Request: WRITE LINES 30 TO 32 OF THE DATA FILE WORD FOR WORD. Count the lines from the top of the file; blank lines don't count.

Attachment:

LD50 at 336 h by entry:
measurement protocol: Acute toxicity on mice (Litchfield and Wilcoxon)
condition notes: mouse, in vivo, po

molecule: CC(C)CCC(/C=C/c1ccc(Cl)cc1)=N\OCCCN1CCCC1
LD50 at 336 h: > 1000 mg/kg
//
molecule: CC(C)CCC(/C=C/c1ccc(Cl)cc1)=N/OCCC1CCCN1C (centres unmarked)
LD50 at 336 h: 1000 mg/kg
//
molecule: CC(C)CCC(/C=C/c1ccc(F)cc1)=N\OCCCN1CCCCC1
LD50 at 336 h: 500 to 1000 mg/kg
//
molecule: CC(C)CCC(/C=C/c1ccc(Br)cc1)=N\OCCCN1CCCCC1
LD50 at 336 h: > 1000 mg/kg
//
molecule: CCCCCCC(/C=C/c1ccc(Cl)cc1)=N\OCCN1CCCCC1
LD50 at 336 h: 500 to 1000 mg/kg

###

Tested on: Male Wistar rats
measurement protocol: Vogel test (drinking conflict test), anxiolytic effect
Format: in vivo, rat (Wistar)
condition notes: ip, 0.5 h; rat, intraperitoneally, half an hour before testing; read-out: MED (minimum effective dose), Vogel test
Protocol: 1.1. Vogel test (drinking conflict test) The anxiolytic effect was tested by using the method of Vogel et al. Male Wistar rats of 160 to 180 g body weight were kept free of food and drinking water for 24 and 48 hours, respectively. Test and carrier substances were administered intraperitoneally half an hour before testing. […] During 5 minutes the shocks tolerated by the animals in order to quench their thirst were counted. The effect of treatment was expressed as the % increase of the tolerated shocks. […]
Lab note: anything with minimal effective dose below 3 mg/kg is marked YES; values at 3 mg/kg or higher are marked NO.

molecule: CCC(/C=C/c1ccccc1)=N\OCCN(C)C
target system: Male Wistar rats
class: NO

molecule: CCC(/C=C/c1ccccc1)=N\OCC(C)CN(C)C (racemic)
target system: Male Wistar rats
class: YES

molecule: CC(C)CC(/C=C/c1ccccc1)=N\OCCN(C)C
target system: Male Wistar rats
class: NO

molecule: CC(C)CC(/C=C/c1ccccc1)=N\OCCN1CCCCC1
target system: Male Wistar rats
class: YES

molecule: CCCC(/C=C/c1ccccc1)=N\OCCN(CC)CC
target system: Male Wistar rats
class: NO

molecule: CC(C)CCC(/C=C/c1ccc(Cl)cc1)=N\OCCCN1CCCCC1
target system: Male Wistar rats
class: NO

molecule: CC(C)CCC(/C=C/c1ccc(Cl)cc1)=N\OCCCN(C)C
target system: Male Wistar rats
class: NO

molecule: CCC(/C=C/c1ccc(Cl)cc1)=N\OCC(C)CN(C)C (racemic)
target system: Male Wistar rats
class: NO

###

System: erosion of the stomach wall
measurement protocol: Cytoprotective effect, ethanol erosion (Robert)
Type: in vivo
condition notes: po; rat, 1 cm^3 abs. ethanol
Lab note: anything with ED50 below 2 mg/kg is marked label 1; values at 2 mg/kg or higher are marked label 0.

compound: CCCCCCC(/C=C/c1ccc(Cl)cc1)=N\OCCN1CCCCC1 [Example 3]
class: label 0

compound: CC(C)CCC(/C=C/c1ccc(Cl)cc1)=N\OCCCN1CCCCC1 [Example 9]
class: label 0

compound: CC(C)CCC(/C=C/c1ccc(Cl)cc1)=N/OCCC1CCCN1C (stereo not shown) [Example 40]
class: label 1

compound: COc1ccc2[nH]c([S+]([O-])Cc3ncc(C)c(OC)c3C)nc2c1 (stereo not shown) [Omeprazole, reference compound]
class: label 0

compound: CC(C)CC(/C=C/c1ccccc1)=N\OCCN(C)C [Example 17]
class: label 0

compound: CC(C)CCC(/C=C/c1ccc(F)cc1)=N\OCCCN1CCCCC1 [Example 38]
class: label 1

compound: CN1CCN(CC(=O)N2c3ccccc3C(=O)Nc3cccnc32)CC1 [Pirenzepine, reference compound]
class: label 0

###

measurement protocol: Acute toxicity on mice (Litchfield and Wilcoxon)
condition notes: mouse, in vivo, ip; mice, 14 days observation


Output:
class: YES

molecule: CC(C)CC(/C=C/c1ccccc1)=N\OCCN(C)C
target system: Male Wistar rats